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Warning of 'another Farepak' savings scandal 10 years on

By Jonathan Savage
BBC Scotland News

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image captionFarepak, a Christmas savings club, went bust in 2006

Legal experts have warned there is nothing to stop the collapse of another savings scheme like Farepak.

It is 10 years since the Christmas savings club, which allowed people to spread the cost of food and presents, went bust.

The UK government is considering a report from the Law Commission which recommends new protections are introduced for customers.

The SNP has described the lack of a change in the law as "disappointing".

The Law Commission can only make recommendations for England and Wales, but much of consumer law is reserved to Westminster, so any changes made would affect the whole of the UK.

About 116,000 people, including 30,000 Scots, lost money when the company went out of business in October 2006.

In 2012 liquidators announced customers could eventually receive back up to half of their savings.

The Law Commission has recommended that the most vulnerable consumers be given added protection.

The Law Commission's recommendations:

  • Regulating Christmas and similar savings schemes, which pose a particular risk to vulnerable consumers
  • Introducing a general power for government to require prepayment protection in sectors which pose a particular risk to consumers
  • Giving consumers more information about obtaining a refund through their debit or credit card issuer
  • Making a limited change to the insolvency hierarchy, to give a preference to the most vulnerable category of prepaying consumers
  • Making changes to the rules on when consumers acquire ownership of goods.

Stephen Lewis, of the commission, said: "We think that there is a case for them to be advanced up the hierarchy of creditors, so that they rank alongside employees for example.

"They would stand a better chance of getting a more significant payout than at present."

The commission's report also called for Christmas savings schemes to be regulated in the same way as banks.

It added that pre-pay energy customers and those buying new-build homes off-plan were particularly vulnerable, and called for similar protection in those sectors.

Louise McDaid, chairwoman of the Farepak Victims Committee, lost £400 when the company went bankrupt, eventually receiving 32% of that back.

"We want the government to implement some of the recommendations particularly to do with the savings clubs because unfortunately, even after 10 years, this could happen again," she said.

"I find it shocking that consumers can be ripped off even 10 years after Farepak."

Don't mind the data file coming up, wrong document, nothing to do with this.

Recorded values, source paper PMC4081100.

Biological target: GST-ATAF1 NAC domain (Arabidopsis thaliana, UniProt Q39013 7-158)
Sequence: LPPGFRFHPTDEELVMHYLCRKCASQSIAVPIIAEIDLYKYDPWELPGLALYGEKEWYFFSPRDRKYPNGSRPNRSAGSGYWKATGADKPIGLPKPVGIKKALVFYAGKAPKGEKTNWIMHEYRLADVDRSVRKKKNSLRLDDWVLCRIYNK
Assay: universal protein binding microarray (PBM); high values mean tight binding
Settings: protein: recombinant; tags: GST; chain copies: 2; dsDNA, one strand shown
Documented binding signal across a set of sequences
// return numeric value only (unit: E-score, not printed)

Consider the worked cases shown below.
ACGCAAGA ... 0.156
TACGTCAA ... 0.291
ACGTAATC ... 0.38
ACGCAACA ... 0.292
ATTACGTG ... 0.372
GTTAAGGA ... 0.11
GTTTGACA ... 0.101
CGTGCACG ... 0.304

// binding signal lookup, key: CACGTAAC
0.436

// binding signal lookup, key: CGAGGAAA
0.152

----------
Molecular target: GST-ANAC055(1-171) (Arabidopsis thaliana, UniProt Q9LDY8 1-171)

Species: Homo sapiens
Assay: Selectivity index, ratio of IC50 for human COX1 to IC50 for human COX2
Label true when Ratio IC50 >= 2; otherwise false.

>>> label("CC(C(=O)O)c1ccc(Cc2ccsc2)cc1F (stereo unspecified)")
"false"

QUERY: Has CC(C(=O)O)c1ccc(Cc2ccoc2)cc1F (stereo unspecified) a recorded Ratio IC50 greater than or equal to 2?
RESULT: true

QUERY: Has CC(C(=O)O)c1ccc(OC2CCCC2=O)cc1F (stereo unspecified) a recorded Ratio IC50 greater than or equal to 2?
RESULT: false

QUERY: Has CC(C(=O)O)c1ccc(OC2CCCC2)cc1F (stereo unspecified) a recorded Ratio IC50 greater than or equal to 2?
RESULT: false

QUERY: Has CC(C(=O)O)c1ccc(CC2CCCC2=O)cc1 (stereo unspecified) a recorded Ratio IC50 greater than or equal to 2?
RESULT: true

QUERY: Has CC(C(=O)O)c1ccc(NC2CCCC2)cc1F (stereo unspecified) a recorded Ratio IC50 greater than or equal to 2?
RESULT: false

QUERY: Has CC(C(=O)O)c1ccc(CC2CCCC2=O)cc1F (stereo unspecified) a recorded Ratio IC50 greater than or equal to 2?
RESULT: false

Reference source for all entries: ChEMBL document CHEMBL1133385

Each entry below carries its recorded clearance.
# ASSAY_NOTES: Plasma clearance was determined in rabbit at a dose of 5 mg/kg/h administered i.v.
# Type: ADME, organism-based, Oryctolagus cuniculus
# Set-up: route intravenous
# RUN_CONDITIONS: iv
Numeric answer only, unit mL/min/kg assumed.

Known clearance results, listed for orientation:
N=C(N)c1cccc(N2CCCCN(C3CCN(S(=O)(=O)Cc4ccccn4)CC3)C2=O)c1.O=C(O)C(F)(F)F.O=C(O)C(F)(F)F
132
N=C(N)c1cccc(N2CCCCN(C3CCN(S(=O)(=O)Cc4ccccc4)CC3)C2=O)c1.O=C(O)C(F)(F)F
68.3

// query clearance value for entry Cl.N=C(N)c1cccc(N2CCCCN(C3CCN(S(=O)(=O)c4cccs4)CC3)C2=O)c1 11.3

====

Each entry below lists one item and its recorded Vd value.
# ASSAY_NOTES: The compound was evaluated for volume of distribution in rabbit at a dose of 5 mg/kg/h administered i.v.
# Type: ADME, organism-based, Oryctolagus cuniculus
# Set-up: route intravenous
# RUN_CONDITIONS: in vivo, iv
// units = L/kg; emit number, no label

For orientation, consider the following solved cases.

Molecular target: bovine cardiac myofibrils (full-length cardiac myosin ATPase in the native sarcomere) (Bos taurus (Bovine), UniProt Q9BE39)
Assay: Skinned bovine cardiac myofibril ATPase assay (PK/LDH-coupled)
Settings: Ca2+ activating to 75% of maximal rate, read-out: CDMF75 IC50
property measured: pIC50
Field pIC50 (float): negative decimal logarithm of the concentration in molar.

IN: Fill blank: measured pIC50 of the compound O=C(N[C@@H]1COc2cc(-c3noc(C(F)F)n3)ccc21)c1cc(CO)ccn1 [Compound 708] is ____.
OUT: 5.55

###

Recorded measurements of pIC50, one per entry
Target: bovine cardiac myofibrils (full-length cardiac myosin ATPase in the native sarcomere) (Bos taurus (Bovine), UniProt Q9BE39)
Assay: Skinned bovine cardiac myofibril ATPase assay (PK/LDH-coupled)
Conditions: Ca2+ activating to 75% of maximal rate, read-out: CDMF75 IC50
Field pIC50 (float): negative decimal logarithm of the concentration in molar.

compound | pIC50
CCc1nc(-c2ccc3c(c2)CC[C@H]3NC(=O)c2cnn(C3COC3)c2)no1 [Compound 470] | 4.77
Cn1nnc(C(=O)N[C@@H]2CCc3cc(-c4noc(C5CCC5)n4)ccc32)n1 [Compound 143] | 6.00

image captionLouise McDaid said it was "shocking" consumers could still "be ripped off" 10 years after Farepak

The Institute of Chartered Accountants of Scotland (ICAS) contributed to the Law Commission's report.

It told the commission that savings schemes were often used by the most vulnerable in society.

David Menzies, Director of Insolvency at ICAS, said: "They tend to be used by people on low incomes.

"They are doing the right thing around saving up for Christmas, trying to avoid the debt, and in those circumstances it's clearly right that they should have some form of protection."

But Mr Menzies said that customers should not be given an "ultra-preference beyond other unsecured creditors".

"We would much rather see that the protection is given before they go into insolvency," he added.

image captionProtests were held after the savings club collapsed in 2006, with customers demanding compensation

The SNP's Westminster business spokeswoman Hannah Bardell said she would put pressure on the UK government to change the law.

"Some of the legislation in terms of consumer protection is hundreds of years old which seems incredible given how high-profile things like Farepak were," she said.

"I think it's really disappointing that the law hasn't changed in the ten years since Farepak ruined Christmas for thousands of people."

Mr Lewis added: "Another Farepak could happen and we think that therefore government should be ready, should make regulations and should exercise their powers to protect the consumers."

A spokesman for the Department of Business, Enterprise and Innovation said: "Customers are last in line for refunds when companies go insolvent, so we asked the Law Commission to look at what more could be done to protect them when they pre-pay for goods, buy gift vouchers or contribute to savings schemes.

"The government will respond to the recommendations in due course."

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